All aspects of doing business – procurement, production and sales – are part of globally integrated structures, often putting them outside the influence of exclusively national legislation. But how can we make sure that in such a world the profit of one person does not result from harming somebody else? To this end, international organisations have developed guidelines that offer globally active companies guidance and are designed to ensure that social and environmental responsibility are part of the equation.
Human rights are at the heart of the debate, and so is the question of which tools can be deployed to make sure that they are respected. In 2011, the Human Rights Council of the United Nations adopted concrete guidelines for action, the Guiding Principles on Business and Human Rights, intended to move beyond the debate on voluntary versus binding instruments in the area of human rights. The Guiding Principles rest on three pillars:-
- The state duty to protect
- The corporate responsibility to respect
- Access to remedy
The first pillar describes the obligation of states to actively contribute to preventing human rights violations by companies, while the second pillar deals directly with the responsibilities of companies. This responsibility comprises not only a company’s own activities, but also all relevant business relationships, e.g. the supply chain. The third pillar sets out how access to remedy and complaint mechanisms can be ensured in cases of human rights violations.
In a Green Paper published in 2001, CSR was defined as a “concept whereby companies integrate social and environmental concerns in their business operations and in their interaction with stakeholders on a voluntary basis (European Commission, 2001).” And in a Communication issued in 2002 it was said that “CSR is behaviour by businesses over and above legal requirements, voluntarily adopted because businesses deem it to be in their long-term interest (European Commission, 2002).”
This definition has become a standard in Europe and a reference worldwide. The international framework for CSR continues to change via initiatives by international organizations including:-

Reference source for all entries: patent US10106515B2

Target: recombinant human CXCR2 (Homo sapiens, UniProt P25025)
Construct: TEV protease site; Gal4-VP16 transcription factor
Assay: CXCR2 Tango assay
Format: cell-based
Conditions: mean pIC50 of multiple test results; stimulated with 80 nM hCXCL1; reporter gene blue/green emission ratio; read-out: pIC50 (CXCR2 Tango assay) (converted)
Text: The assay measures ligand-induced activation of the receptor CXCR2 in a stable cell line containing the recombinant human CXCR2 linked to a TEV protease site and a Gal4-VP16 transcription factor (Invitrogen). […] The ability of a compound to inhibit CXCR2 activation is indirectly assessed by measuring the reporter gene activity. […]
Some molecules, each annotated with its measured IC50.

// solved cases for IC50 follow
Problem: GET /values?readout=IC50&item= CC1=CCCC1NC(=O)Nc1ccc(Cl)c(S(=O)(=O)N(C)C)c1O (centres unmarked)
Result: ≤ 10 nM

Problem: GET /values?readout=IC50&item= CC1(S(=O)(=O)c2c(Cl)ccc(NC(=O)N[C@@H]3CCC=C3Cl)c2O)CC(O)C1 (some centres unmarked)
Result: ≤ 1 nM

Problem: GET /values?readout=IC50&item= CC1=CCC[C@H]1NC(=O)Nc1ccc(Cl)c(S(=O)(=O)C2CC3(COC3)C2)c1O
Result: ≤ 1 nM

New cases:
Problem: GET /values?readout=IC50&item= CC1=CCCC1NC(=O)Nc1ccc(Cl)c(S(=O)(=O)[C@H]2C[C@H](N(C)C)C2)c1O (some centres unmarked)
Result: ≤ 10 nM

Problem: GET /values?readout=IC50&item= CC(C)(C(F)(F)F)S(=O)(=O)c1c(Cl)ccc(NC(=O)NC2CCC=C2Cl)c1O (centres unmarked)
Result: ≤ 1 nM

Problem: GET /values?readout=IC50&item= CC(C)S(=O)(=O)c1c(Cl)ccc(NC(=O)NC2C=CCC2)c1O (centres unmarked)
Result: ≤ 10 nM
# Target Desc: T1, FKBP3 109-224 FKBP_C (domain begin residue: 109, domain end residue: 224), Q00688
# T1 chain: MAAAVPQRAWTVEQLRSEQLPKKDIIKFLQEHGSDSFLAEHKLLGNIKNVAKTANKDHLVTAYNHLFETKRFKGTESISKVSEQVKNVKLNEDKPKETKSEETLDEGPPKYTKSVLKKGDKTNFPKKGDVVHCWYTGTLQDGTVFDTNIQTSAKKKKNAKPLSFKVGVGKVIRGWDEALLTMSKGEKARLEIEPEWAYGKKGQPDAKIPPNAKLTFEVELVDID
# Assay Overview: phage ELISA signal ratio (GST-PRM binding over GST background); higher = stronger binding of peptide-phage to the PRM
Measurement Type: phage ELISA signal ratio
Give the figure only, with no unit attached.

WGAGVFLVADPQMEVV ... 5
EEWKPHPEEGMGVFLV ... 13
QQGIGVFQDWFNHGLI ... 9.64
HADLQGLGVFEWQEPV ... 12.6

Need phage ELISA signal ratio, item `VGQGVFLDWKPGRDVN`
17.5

- The United Nations,
- The International Labour Organization,
- The Organization for Economic Cooperation and Development,
- The European Union.
CORPORATE SOCIAL RESPONSIBILITY IN LINE WITH THE OECD
As for the OECD Guidelines for Multinational Enterprises, they offer a comprehensive code of conduct designed to provide multinational enterprises (MNEs) with guidance and support in their interactions with trade unions and in the areas of environmental protection, the fight against corruption and respect of the interests of consumers. The Guidelines also contain recommendations on overseas investment and cooperation with foreign suppliers. They were lastupdated in 2011, adding to the sections on human rights and due diligence obligations (responsibility for the actions of suppliers and business partners).
The Guidelines were developed by the OECD member states in cooperation with companies, trade unions and civil society as recommendations for companies. Their application is voluntary. However, the States Parties are obliged to promote the Guidelines, which are the only mulilaterally agreed and comprehensive code of conduct for corporate social responsibility. This is the job of the National Contact Points (NCPs). The Federal Ministry for Economic Affairs and Energy, and more precisely its division VC3, acts as Germany’s NCP.
CSR PROFILE OF CAUX ROUND TABLE
As Stephen Young, the Executive Director of the Caux Round Table has written, “the challenge of moral capitalism is to tip the balance of wealth creation toward humanity’s more noble possibilities and away from the dynamics of more brutish behavior.”
The Caux Round Table stands for movement from aspiration to action. We straddle the ideals of principles and of ethical concern for the common good and the practical needs of businesses and governments to “get it right” in their actions and decisions. To facilitate implementation of a more moral capitalism, the Caux Round Table provides decision-making guidelines in the form of principles for business, principles for governments, principles for NGOs, and principles for the owners of wealth. The Caux Round Table futher provides a comprehensive risk assessment approach to CSR and stakeholder relationships, Arcturus, and a way of encourageing individuals to reflect on their decision-making styles to move from self-centered frameworks to stakeholder frameworks in business and public policy decision-making. We also provide educational programs for company directors, CSR certificates, and handbooks on CSRT for small and medium size enterprises and on the practice of moral government.
Our VISION is for a world with – Rising Living Standards, Social Justice and Human Dignity for All Our vision is all about being obsessed with better possibilities for all. This vision is not small; to facilitate change for the better in humanity’s ability to raise living standards, provide for social justice and realize the fullness of individual human dignity in all our days is a challenge of massive proportions but it is a challenge we readily accept. To achieve it, we will have to inspire and lead with inspiration and courage.
- To promote moral capitalism and responsible government
- To ensure greater prosperity, sustainability and fairness in a global economy.